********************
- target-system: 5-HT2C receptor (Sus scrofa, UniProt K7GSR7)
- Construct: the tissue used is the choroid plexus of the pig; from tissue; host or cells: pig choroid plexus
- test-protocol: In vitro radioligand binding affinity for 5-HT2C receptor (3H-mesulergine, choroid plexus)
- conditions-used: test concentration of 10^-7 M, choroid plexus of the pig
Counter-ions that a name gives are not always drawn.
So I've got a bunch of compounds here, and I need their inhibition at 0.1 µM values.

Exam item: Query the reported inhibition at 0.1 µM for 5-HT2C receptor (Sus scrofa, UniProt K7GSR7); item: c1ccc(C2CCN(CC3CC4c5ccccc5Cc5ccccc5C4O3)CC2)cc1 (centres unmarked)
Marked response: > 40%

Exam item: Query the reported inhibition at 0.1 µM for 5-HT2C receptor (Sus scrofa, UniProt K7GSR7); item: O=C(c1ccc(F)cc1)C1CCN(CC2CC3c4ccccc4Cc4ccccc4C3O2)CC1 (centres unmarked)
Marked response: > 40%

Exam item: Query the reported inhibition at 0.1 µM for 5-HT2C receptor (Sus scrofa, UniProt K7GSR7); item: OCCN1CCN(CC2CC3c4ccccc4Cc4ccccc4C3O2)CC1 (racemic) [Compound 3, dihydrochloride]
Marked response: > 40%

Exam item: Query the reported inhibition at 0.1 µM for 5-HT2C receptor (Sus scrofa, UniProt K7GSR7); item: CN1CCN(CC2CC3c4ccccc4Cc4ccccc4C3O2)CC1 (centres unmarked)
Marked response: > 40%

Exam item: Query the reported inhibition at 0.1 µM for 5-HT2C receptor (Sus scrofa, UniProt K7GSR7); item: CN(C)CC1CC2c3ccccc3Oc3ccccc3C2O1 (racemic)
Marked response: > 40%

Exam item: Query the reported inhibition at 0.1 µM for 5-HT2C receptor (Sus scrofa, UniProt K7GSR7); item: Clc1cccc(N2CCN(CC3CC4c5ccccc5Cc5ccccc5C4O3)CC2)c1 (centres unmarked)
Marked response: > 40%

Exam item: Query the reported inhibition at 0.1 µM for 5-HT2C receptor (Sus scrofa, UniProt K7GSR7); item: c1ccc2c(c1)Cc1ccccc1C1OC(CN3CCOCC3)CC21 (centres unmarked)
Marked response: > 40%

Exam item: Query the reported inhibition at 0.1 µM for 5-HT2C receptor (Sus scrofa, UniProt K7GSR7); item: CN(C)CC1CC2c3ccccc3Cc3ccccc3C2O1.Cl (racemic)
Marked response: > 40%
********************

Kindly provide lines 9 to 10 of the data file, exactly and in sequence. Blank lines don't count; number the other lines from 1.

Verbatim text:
Exam item: Query the reported inhibition at 0.1 µM for 5-HT2C receptor (Sus scrofa, UniProt K7GSR7); item: O=C(c1ccc(F)cc1)C1CCN(CC2CC3c4ccccc4Cc4ccccc4C3O2)CC1 (centres unmarked)
Marked response: > 40%